In case you’re still wondering if David Simon’s new HBO show, The Deuce, co-created with George Pelecanos, is any good: Yes, it is. And if you’re still not sure, Sunday’s fifth episode, “What Kind of Bad?,” may win you over. It has some of the first season’s most intense moments and intimate performances, particularly by Maggie Gyllenhaal as Candy, an independent streetwalker on New York’s former red-light district (nicknamed “The Deuce”). The episode was directed by Uta Briesewitz, who was Simon’s main director of photography on The Wire, and now directs for TV shows like Orange Is the New Black and Jessica Jones. Vulture caught up with Briesewitz to talk about this Sunday’s episode, how to film a masturbation scene, and what The Deuce owes to Vinyl.
Let’s start with the scene where Maggie Gyllenhaal’s Candy has sex with her date, a friendly, rather naïve man who does not know what she does for a living. After he’s done, she turns away, dissatisfied, and starts masturbating, which leaves him confused. There’s so much that could have gone wrong with this premise, but it’s so perfectly executed, it really has this liberating spirit to it. How did you approach such an intimate scene?
It was important to very sensitively look at the staging and be truthful to it.
That’s the great thing with Maggie Gyllenhaal, she is just completely fearless. I don’t think you can think of any other situation where you are more vulnerable and more exposed than sharing with a TV audience a scene of a character masturbating. This is completely raw, you are completely out there.
What was very important was how her date was responding to it. In an early rehearsal, he had a little bit of a perked-up position behind her and he was watching her. And that felt too voyeuristic to me and I told him to just lean back. Don’t lurk. Don’t stare at her too much. It is such a private moment, but she is not sharing it out of a motivation for shared intimacy. It’s just a necessity, and possible sexual frustration, and she is just taking care of herself.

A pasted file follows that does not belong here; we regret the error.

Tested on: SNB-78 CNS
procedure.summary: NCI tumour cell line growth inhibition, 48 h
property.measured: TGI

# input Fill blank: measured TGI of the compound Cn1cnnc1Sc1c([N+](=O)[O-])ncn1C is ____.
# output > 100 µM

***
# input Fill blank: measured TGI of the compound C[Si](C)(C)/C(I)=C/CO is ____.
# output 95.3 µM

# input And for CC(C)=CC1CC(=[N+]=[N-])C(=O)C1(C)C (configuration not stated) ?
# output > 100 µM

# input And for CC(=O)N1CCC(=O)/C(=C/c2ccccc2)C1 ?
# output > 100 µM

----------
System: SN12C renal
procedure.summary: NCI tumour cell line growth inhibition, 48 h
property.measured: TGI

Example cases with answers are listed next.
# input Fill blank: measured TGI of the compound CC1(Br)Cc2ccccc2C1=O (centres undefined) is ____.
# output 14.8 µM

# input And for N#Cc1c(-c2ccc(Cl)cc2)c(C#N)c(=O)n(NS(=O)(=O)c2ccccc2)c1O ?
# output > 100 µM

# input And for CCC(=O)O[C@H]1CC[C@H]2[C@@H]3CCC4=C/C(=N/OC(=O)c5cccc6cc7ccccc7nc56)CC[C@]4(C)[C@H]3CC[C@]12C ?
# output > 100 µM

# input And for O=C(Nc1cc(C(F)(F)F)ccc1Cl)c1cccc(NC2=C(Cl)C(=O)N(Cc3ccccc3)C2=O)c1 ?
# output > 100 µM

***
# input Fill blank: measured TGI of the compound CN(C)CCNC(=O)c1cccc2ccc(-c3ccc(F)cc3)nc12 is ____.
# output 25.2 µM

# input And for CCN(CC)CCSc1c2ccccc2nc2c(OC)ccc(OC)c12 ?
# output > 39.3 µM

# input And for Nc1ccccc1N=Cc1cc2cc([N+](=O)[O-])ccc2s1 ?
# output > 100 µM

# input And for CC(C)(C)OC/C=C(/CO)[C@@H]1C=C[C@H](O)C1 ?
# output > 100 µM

This scene could have felt quite lonely and sad, but somehow it has a warmness to it. Because at some point the guy is just laying his hand on Candy’s back, in a kind of sweet, almost insecure way.
I did not want them to be completely isolated at that point. The reaching out was also because he really, truly has a romantic interest in her. He’s not a john. He’s truly a date.
There’s another scene that is so memorable and intense, with Candy and one of the pimps, played by Method Man. Candy is the show’s only sex worker who does not work with a pimp, but this one really wants her to join the ranks of his girls.
After Candy got robbed and beaten up by a john, the pimp sees an opportunity and approaches her on the street, offering his protection. It’s just a couple of minutes, but it feels like a stand-alone movie, with the two characters alternately attracting and repelling each other.
I think it was the very first scene that I shot with Maggie, the very first I shot for that show. I looked at the shots that I could get in that area, that little stretch of 42nd street where Maggie would work the street. There was a small wall where I felt like Method Man could corner her a little bit, and she can break out of it again. It just gave them opportunities to play with the feeling of being pushed into a corner. And then you basically just give it over to the forces of Maggie Gyllenhaal and Method Man. Sometimes the job as a director is just to stay out of the way.
Your main challenge was to find the right location for this scene?
The location was given to me, but finding what I can use, little things where she can get cornered, where he can chase her, a moment where she feels pushed against the wall and she can break out of it again. When do you break away, when do you chase?
One of the show’s main topics is the complex relationship between sex workers and the pimps. What makes Gyllenhaal and Method Man’s scene so enigmatic is that you don’t know exactly what the power dynamic is. He could just use violence to get what he wants. Does Candy anticipate that?